Anxiety Associated with Insecurity 1952
THE FOLLOWING is a comment on a point in Dr C. F. Rycroft's paper on 'Some Observations on a Case of Vertigo' (Rycroft, 1953). In this paper Rycroft makes two statements on which I wish to comment. The two statementsare: 'In my previous paper I discussed in some detail the theoretical implications of [the patient's] ability to hallucinate objects and simultaneously recognize them as illusions. Here I only wish to mention that it shows very clearly both the depth of his regression, which was to a stage before reality testing is firmly established, and the incompleteness of the regression, since part of his ego remained capable of testing reality and of contributing actively to the analysis.'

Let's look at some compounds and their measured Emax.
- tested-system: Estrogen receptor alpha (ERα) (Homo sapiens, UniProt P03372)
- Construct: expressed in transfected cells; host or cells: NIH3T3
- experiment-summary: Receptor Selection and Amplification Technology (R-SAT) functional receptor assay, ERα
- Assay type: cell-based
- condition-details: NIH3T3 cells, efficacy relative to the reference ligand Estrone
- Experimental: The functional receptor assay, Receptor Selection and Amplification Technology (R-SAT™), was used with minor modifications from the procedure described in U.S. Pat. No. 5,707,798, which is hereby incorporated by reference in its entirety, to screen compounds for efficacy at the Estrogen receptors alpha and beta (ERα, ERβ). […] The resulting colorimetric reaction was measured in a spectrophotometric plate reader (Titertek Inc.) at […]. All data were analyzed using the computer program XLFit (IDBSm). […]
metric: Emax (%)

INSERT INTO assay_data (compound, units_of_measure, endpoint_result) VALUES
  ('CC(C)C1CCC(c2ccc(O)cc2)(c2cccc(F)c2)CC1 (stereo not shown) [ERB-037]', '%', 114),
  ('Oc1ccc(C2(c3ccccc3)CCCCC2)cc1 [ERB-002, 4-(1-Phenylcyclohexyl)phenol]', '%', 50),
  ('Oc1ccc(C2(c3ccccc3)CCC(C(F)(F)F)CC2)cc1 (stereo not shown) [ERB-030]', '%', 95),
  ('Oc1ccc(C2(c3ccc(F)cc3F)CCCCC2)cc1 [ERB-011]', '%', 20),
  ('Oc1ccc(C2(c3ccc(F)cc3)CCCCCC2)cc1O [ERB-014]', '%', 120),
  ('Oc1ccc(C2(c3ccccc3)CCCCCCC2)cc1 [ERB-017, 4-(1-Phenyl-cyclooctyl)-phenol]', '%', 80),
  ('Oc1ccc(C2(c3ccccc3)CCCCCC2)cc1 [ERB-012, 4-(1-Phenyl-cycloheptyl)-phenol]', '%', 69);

Again, 'Vertigo is a sensation which occurs when one's sense of equilibrium is threatened. To an adult it is a sensation which is usually, though by no means always, associated with threats to the maintenance of the erect posture, and there is, therefore, a tendency to think of giddiness exclusively in terms of such relatively mature anxieties as the fear of falling over or the fear of heights and to forget that infants, long before they can stand, experience threats to their equilibrium and that some of their earliest activities such as grasping and clinging represent attempts to maintain the security of feeling supported by the mother. As the infant learns to crawl and later to walk the supporting function of the mother is increasingly taken over by the ground; this must be one of the main reasons why the earth is unconsciously thought of as the mother and why neurotic disturbances of equilibrium can so frequently be traced back to conflicts about dependence on the mother.'